Michaeleen Doucleff | KGOU
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Michaeleen Doucleff

Michaeleen Doucleff is a reporter for NPR's Science Desk. She reports for the radio and the Web for NPR's global health and development blog, Goats and Soda. Doucleff focuses on disease outbreaks, drug development, and trends in global health.

In 2014, Doucleff was part of the team that earned a George Foster Peabody award for its coverage of the Ebola outbreak in West Africa. For the series, Doucleff reported on how the epidemic ravaged maternal health and how the virus spreads through the air. In 2015, Doucleff and Senior Producer Jane Greenhalgh reported on the extreme prejudices faced by young women in Nepal when they're menstruating. Their story was the second most popular one on the NPR website in 2015 and contributed to the NPR series on 15-year-old girls around the world, which won two Gracie Awards.

As a science journalist, Doucleff has reported on a broad range of topics, from vaccination fears and the microbiome to beer biophysics and dog psychology.

Before coming to NPR in 2012, Doucleff was an editor at the journal Cell, where she wrote about the science behind pop culture. Doucleff has a doctorate in chemistry from the University of Berkeley, California, and a master's degree in viticulture and enology from the University of California, Davis.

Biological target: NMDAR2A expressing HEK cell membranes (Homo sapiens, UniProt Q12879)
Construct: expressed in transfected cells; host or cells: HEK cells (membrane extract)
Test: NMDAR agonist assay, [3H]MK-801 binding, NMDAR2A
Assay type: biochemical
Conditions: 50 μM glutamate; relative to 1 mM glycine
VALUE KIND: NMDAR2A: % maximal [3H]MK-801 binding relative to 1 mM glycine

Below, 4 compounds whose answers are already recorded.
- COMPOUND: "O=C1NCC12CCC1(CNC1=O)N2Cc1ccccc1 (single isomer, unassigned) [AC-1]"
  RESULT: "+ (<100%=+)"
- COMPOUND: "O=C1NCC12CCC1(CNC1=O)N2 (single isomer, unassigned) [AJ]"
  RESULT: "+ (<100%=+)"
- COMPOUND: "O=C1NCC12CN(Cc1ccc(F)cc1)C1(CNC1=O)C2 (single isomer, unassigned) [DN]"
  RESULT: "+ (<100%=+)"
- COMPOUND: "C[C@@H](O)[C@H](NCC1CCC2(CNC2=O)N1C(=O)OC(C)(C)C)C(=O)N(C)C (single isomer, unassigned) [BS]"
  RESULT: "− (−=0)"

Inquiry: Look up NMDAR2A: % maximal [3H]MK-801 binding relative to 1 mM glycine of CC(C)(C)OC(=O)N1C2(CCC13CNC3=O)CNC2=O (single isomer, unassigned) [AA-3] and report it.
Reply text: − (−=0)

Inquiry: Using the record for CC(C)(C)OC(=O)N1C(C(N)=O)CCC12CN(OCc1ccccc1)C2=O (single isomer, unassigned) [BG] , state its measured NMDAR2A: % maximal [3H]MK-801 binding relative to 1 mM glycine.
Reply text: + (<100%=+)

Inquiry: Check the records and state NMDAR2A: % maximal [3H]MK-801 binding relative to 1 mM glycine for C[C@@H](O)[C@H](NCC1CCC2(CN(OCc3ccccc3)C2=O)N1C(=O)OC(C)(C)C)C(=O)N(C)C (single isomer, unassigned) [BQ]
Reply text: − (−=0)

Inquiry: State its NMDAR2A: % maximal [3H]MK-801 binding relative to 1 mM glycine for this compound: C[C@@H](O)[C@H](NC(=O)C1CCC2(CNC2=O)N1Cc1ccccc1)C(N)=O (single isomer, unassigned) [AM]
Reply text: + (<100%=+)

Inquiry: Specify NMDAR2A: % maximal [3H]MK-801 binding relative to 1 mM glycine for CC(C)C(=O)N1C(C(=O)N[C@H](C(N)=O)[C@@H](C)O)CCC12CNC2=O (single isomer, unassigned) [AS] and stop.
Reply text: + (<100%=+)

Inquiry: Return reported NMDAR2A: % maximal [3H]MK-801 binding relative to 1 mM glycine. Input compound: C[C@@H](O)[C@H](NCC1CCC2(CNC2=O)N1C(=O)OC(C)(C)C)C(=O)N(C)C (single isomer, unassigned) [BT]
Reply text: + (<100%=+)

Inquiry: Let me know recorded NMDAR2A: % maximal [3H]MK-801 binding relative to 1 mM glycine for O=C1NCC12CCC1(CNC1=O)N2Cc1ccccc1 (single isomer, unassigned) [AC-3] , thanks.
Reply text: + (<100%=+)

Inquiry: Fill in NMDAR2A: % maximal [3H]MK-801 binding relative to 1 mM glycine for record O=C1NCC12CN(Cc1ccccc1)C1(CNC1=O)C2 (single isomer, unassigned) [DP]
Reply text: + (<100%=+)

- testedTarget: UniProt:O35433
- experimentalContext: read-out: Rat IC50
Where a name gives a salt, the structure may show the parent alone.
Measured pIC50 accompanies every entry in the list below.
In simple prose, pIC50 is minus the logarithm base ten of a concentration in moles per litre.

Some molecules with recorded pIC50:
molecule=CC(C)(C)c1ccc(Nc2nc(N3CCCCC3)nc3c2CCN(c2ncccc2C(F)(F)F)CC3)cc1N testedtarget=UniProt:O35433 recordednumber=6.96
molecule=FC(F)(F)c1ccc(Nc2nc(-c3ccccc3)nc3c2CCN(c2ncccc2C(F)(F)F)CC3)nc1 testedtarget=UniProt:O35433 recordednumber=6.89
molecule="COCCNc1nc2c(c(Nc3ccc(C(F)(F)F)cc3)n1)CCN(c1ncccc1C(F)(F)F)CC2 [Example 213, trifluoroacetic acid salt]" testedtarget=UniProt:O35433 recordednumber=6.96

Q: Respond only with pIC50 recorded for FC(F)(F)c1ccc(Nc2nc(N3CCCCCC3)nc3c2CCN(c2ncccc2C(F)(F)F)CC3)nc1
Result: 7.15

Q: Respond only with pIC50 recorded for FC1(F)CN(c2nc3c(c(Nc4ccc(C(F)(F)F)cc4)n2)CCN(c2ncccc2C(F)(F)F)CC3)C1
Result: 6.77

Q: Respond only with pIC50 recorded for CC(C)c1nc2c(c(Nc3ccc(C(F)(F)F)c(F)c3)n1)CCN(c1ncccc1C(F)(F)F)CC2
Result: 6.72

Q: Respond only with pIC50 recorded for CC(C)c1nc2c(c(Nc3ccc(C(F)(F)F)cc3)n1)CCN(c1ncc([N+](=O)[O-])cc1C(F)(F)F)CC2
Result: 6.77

Back in April, COVID-19 hit the city of Manaus, Brazil, extremely hard. In fact, the outbreak there was arguably the worst in the world. One study, published in the journal Science, estimated that so many people were infected that the city could have reached herd immunity — that the outbreak there slowed down because up to 76% of the population had protection against the virus.

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When Vice President-elect Kamala Harris was on the campaign trail in 2019, she loved entering events with the energy of a drum line.

(SOUNDBITE OF DRUM LINE DRUMMING)

Updated Friday Jan. 15, 7:35 p.m.

A highly contagious version of the coronavirus is rapidly spreading across the U.S., the Centers for Disease Control and Prevention reports Friday.

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Here in the U.S., communities see a light at the end of the COVID-19 tunnel. With the vaccinations now occurring across the country, health officials are optimistic that the outbreak could be under control by the end of this year.

But the pandemic won't be over. Across the globe, the virus will still be circulating widely, even surging, in many countries.

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A new variant of the coronavirus is sweeping through England. At the same time, the country is reporting a record-high number of COVID-19 cases – nearly 40,000 on Wednesday — as well as surges in hospitalizations and deaths. In London last week, an estimated 2% of people in private households tested positive for the coronavirus, The Independent reported.

So the big question is: Are these events connected? Is the new variant causing this surge?